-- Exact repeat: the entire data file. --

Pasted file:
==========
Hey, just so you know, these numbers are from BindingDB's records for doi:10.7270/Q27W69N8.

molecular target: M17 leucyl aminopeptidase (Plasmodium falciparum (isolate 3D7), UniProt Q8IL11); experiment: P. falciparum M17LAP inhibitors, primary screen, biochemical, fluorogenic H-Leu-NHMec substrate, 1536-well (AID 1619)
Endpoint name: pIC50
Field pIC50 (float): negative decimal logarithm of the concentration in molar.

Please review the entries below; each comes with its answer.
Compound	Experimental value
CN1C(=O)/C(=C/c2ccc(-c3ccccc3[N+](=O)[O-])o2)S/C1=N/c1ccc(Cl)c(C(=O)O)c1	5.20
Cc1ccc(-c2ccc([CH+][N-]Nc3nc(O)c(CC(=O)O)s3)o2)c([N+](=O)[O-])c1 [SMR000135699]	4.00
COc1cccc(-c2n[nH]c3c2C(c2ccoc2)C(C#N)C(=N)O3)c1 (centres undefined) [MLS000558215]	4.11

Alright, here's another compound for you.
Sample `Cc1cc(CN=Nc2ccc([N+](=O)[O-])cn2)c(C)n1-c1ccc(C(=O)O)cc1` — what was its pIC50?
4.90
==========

Hey, just so you know, these numbers are from BindingDB's records for doi:10.7270/Q27W69N8.

molecular target: M17 leucyl aminopeptidase (Plasmodium falciparum (isolate 3D7), UniProt Q8IL11); experiment: P. falciparum M17LAP inhibitors, primary screen, biochemical, fluorogenic H-Leu-NHMec substrate, 1536-well (AID 1619)
Endpoint name: pIC50
Field pIC50 (float): negative decimal logarithm of the concentration in molar.

Please review the entries below; each comes with its answer.
Compound	Experimental value
CN1C(=O)/C(=C/c2ccc(-c3ccccc3[N+](=O)[O-])o2)S/C1=N/c1ccc(Cl)c(C(=O)O)c1	5.20
Cc1ccc(-c2ccc([CH+][N-]Nc3nc(O)c(CC(=O)O)s3)o2)c([N+](=O)[O-])c1 [SMR000135699]	4.00
COc1cccc(-c2n[nH]c3c2C(c2ccoc2)C(C#N)C(=N)O3)c1 (centres undefined) [MLS000558215]	4.11

Alright, here's another compound for you.
Sample `Cc1cc(CN=Nc2ccc([N+](=O)[O-])cn2)c(C)n1-c1ccc(C(=O)O)cc1` — what was its pIC50?
4.90